What You Need To Know:
Using a minimalist setting that attracts viewers to the emotional power of MANDERLAY’s stellar cast, the movie has the potential to be both artistically complex and emotionally challenging. It is unfortunate, then, that von Trier paints America’s racial problems in such heavy-handed strokes. Despite aesthetic talents, the movie ultimately comes across as contrived, ill-informed and pretentious. The story emphasizes the depravity of human nature, but discerning viewers will be offended by the movie’s racial slurs, graphic violence, explicit sex, nudity, and its radical, anti-American humanist worldview.
(HH, B, C, RHRH, APAP, L, VVV, SSS, NNN, MMM) Strong humanist worldview with biblical elements emphasizing the depravity of human nature, one scene portrays a hymn being sung before a meal followed by a prayer, plus strong revisionist history depicts slavery as still being practiced in the American South during the 1930s (though obviously metaphorical) and a strong anti-American message exaggerating racial injustices in the United States; seven light obscenities and one light profanity, but several ‘n’ words and other disturbing racial slurs; graphic violence depicting a woman being shot at point blank range, several other shootings and one scene in which man is violently whipped; very strong sexual content including a scene depicting a woman masturbating, another brief but graphic sex scene portraying fornication; a few scenes of full frontal male and full frontal female nudity; no drinking or smoking; and, gambling, deception, revenge, theft, and racism.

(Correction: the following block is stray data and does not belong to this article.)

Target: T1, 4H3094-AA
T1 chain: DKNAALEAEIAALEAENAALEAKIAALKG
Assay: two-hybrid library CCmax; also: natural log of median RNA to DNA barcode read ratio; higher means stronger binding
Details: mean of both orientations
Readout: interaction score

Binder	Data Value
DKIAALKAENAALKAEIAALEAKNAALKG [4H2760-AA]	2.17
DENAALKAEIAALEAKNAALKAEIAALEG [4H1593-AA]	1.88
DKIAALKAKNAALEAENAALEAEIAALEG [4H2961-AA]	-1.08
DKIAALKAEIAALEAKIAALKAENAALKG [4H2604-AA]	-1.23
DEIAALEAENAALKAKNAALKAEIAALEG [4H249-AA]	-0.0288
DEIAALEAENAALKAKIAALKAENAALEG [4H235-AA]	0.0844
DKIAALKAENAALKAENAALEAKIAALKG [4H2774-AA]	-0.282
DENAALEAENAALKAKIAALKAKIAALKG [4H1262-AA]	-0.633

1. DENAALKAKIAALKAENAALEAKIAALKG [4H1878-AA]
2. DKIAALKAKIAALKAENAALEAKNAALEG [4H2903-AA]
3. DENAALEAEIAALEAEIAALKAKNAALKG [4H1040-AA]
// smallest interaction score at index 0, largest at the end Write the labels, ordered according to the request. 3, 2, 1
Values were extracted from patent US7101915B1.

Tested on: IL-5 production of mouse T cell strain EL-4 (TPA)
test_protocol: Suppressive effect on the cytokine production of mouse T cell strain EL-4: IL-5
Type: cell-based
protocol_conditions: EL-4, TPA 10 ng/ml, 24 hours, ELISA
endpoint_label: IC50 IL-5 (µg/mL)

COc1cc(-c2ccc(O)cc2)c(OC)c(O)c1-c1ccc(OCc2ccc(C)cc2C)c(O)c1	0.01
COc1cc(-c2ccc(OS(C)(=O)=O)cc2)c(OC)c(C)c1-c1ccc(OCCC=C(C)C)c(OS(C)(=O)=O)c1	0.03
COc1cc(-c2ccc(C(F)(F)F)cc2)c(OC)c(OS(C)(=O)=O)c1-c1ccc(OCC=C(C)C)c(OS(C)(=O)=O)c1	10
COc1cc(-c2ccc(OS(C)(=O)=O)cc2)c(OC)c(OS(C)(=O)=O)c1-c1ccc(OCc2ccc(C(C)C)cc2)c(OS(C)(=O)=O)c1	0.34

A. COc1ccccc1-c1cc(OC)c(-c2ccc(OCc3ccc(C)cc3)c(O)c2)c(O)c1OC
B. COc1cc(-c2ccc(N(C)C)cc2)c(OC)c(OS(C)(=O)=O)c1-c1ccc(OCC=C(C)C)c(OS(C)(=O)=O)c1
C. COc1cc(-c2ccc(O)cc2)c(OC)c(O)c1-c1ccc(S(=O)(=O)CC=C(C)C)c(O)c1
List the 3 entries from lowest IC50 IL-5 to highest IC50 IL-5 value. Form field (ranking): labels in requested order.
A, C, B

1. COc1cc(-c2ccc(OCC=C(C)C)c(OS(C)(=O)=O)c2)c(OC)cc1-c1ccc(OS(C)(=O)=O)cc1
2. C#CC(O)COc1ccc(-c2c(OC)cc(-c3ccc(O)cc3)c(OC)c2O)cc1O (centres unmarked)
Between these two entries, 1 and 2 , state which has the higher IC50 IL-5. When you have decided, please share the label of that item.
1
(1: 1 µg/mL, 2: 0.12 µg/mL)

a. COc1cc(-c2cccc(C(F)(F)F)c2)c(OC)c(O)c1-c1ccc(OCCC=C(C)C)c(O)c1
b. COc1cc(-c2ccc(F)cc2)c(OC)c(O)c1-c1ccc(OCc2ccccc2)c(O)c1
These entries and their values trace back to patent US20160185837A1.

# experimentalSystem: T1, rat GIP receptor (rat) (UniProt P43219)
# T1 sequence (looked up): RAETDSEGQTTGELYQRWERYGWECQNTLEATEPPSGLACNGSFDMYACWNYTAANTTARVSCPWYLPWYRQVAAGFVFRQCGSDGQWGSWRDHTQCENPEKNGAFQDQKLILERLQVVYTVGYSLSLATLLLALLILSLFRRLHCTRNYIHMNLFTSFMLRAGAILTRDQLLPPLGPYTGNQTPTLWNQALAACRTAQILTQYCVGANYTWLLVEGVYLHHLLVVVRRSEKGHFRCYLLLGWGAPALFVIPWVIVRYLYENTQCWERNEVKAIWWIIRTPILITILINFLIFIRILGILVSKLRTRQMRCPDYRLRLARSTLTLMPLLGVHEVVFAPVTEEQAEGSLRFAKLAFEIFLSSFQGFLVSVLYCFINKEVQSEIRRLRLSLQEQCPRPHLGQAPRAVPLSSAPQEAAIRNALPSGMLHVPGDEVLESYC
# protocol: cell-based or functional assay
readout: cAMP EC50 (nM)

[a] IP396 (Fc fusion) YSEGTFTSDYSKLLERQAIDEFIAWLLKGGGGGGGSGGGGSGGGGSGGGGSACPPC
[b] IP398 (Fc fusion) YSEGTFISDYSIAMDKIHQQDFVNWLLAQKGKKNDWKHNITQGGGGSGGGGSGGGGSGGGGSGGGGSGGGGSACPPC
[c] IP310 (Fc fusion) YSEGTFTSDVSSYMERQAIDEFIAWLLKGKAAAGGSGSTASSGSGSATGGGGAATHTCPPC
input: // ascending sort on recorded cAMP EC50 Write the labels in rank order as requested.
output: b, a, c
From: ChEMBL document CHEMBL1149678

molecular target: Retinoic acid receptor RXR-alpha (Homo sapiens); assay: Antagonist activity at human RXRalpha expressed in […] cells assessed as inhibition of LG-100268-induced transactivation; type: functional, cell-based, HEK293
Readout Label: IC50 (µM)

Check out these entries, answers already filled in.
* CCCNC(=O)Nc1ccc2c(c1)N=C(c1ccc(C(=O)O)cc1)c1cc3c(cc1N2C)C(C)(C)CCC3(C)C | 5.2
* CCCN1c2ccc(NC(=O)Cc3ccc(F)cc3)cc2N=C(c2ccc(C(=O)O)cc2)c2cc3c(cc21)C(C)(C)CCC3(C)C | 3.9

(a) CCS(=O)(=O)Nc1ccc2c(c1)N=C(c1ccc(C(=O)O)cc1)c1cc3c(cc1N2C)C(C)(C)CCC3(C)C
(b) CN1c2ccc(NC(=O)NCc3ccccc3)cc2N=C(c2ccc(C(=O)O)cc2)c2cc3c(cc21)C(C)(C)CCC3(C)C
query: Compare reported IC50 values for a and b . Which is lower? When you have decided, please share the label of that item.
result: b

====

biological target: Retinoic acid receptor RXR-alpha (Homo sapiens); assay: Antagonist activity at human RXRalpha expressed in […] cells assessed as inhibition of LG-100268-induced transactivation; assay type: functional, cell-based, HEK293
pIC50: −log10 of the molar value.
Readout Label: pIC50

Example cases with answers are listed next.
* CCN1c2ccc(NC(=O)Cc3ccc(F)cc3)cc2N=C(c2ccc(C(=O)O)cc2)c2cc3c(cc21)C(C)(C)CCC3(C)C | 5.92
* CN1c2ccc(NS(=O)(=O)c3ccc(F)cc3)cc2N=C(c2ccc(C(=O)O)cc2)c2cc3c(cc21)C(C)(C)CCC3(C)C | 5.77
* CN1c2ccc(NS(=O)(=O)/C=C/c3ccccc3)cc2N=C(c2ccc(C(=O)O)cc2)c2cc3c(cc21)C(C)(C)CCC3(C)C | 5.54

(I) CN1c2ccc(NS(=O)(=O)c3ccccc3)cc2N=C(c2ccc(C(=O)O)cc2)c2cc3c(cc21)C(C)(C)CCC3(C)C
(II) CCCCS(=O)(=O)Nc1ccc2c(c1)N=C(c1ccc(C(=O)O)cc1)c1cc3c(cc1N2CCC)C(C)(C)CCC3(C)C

Danish director Lars von Trier succeeds DOGVILLE with MANDERLAY, the second bleak chapter in his sparse “USA – Land of Opportunity” trilogy set in the 1930s.
After departing the tragic ashes of torched Dogville, Grace (Bryce Dallas Howard), her father (Willem Dafoe) and his band of gangsters pass through Manderlay, a plantation in Alabama. During their stop, Grace is appalled upon discovering that slavery still exists on the farm, despite the practice being outlawed some 70 years beforehand. Apparently wary of the naiveté of his daughter’s idealism, Grace’s selfish yet ever-pragmatic father insists she not get involved, but Grace nevertheless demands to be left behind (along with a few of her father’s men) in order to free the slaves and teach them self-sufficiency.
Grace’s first task of officially freeing the slaves comes quickly and easily when the elderly plantation owner (Lauren Bacall) passes away soon after Grace’s arrival. Both frightened and ill-equipped to survive in the free world, the former slaves remain on the farm and form something of a commune under Grace’s leadership. Her next undertaking, however, which includes educating the ex-slaves about democracy, proves to be a thorny, intricate and frustrating endeavor.